- Digital health company Neurotrack announced it raised $21 million in Series C funding led by existing investor Khosla Ventures
- Including this round, Neurotrack has raised over $50 million, of which $3.5 million was from grants from the NIH
Neurotrack, a digital health company, announced it has raised $21 million in Series C funding. Including this funding round, Neurotrack has raised more than $50 million — which includes over $3.5 million in grants from the National Institutes of Health and a fast track grant worth up to $3.3 million from the National Institute on Aging.
This round of funding was led by existing investor Khosla Ventures, Dai-ichi Life, and SOMPO Holdings also provided new strategic investments and there was participation from existing investors Sozo Ventures, Rethink Impact, and AME Cloud Partners.
This new round of funding will be used for advancing the company’s mission for changing how people manage their cognitive health and drive adoption of its Memory Health Program. Plus it will continue the development and partnerships in global markets.
Neurotrack’s Memory Health Program has been essential in the fight against Alzheimer’s. There are more than an estimated 50 million people around the world living with Alzheimer’s today and more than 130 million expected by 2050. And Neurotrack found a way to bring cognitive health tools to millions around the world.
“As the global crisis around Alzheimer’s continues to grow, the private sector is joining government and nonprofits to address the problem in their markets. In Japan, for example, traditional insurance companies are developing novel solutions that incorporate Neurotrack’s products to advance better memory health among its population,” said Neurotrack co-founder and CEO Elli Kaplan in a statement. “These partnerships are innovative models that we hope to replicate in other markets, enabling traditional insurance companies to create new markets while helping to address the Alzheimer’s crisis. And now they’re also investing in our company, so these companies have two ways of doing well by doing good.”
Neurotrack partnered with Dai-ichi Life last year — which is the second largest life insurance company in Japan for making its products available to customers as part of its new dementia insurance product. In the first part of 2019, SOMPO conducted a 16-week pilot with Neurotrack where over 550 of SOMPO’s employees took Neurotrack’s test and followed along with the Memory Health Program for four months. Plus Neurotrack and SOMPO are now working on deepening and extending their partnership. With each Neurotrack partnership, Dai-ichi and SOMPO are expecting to give millions of people in Japan access to tools for assessing and managing their cognitive health.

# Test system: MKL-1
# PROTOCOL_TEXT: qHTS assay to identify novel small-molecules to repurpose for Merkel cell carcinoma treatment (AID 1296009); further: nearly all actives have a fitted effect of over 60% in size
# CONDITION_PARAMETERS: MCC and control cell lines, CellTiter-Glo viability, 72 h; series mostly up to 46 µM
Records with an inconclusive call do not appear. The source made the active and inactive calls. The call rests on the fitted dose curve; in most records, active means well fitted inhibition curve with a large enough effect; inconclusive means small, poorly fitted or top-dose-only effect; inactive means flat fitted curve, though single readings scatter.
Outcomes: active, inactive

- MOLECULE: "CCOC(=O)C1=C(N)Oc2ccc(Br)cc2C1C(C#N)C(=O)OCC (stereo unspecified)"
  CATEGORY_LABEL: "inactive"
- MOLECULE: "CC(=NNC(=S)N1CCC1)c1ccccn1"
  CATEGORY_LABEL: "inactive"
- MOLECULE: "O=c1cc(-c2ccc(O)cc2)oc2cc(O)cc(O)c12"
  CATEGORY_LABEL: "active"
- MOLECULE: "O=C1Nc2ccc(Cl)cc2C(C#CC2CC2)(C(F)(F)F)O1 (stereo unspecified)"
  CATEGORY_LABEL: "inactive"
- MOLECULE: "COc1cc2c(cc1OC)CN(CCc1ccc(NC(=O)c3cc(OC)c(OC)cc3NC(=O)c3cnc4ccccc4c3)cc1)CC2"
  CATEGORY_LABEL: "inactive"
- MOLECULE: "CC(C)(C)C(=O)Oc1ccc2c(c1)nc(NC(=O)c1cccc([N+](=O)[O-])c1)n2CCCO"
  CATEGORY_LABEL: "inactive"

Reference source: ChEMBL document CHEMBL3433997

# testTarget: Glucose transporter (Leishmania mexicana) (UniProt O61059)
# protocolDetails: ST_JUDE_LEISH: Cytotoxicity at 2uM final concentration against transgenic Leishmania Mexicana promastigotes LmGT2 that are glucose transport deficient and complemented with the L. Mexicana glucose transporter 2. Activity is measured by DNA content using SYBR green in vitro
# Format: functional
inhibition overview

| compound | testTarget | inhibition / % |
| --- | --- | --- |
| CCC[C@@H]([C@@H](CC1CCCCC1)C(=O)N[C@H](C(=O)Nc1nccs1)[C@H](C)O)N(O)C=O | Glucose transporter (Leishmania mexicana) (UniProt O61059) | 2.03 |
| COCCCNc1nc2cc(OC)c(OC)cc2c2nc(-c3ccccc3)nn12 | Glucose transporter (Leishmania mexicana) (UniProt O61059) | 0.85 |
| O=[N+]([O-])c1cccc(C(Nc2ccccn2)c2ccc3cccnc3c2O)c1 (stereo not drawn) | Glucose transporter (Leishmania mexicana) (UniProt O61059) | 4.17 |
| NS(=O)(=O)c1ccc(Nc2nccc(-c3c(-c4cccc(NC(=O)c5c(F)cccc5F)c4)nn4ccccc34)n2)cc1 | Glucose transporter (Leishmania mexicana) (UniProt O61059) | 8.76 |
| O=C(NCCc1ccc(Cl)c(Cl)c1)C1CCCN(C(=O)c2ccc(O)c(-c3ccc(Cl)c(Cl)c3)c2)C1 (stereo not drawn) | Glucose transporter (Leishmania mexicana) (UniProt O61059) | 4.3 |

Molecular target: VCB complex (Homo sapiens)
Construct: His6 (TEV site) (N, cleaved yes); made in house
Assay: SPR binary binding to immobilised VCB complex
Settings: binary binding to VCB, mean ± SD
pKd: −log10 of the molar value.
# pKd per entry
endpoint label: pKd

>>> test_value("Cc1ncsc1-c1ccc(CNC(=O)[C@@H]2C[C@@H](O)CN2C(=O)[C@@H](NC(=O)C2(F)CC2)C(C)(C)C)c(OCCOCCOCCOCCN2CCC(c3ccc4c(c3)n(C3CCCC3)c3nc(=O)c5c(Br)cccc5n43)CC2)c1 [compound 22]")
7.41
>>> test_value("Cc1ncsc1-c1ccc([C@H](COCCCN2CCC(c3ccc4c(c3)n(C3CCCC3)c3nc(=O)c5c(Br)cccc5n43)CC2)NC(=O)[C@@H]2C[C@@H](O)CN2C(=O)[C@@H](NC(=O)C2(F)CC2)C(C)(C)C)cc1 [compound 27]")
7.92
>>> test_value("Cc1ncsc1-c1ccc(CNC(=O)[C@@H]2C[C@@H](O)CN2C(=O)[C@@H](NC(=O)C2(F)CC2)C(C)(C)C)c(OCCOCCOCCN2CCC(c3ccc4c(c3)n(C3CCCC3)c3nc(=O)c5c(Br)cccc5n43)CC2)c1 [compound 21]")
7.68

“We are excited about the partnership between Neurotrack and Dai-ichi Life, and our joint continued dedication to lowering the growth rate of dementia in Japan,” added Yasumasa Iwai — the Executive Officer in Charge of Insurtech at Dai-ichi Life. “We believe in the power of Neurotrack’s products which is why we are a customer and now an investor.”
With each Neurotrack partnership, Dai-ichi and SOMPO are expecting to give millions of people in Japan access to tools for assessing and managing their cognitive health. The Japanese government has made it a national focus to reduce the number of people with dementia by 6% among people in their 70s by 2025. And insurance companies like Dai-ichi and SOMPO are helping the world’s largest aging population. This is especially important since the number of Alzheimer’s patients in Japan is expected to rise to 13 million people by 2025.
“As a society, we’re behind the curve in tackling the Alzheimer’s pandemic. A majority of adults age 65 and over worldwide do not receive cognitive assessments on a regular basis, and without a cure or vaccine on the horizon, we’re looking at a growth rate that will threaten communities around the world,” explained Samir Kaul — a founding General Partner at Khosla Ventures. “Managing one’s cognitive health must be easier to do and begin earlier in life so that we can halt the disease’s growth rate. And we believe Neurotrack has developed a platform that can deliver this on a global scale.”
As Alzheimer’s is quickly becoming one of the greatest healthcare challenges of our generation, the impact on communities around the world can be reduced by making tools for cognitive health more accessible. And Neurotrack said it will harness its learnings from the work in Japan to identify additional partnerships in international markets to address the Alzheimer’s crisis, including the U.S. and China — which currently has the world’s largest population of people with dementia.
“Neurotrack has built an incredible integrative platform that is transforming our battle with Alzheimer’s,” explained Rethink Impact founder and managing partner Jenny Abramson, Founder & Managing Partner of Rethink Impact. “Elli’s two decades of experience in the private sector and in government are helping her scale this solution to the millions of people suffering from cognitive decline around the world. We couldn’t be more excited to continue to support Neurotrack, given both the financial opportunity and the impact they are already having on this critical disease.”
Neurotrack was co-founded in 2012 by Kaplan along with leading researchers Stuart Zola, PhD, Elizabeth Buffalo, PhD, and Cecelia Manzanares. And it has published its data in five academic journals and authored one academic review paper. Plus it has been named the Best Health Company at SXSW and DEMO and participated in the Rock Health Accelerator program.